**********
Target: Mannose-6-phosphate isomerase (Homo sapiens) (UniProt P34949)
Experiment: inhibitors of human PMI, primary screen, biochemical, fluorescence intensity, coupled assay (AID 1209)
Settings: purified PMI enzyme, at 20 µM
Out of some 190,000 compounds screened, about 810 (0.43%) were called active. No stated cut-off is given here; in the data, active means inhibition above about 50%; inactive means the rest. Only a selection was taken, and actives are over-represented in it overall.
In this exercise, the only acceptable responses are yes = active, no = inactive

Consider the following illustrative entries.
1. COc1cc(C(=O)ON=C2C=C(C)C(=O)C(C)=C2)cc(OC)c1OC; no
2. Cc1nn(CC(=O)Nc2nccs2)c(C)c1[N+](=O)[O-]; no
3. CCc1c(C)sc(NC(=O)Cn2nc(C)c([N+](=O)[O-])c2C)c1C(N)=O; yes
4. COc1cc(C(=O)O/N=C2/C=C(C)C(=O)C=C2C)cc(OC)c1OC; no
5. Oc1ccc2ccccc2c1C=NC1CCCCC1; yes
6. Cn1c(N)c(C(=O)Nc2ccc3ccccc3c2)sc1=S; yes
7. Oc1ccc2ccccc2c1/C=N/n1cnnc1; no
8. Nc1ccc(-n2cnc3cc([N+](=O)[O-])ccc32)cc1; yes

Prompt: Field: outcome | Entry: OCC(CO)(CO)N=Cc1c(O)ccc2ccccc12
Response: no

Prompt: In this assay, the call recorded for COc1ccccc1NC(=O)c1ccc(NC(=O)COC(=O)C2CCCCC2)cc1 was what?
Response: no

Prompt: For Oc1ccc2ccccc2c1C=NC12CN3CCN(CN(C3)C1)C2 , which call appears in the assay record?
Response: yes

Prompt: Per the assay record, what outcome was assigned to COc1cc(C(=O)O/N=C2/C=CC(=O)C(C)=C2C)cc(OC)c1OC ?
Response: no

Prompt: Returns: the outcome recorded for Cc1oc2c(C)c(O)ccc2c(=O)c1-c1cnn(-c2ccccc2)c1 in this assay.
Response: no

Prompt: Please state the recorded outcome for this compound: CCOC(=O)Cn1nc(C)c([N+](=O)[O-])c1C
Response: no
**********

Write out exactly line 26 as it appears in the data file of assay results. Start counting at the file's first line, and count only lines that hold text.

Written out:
Response: no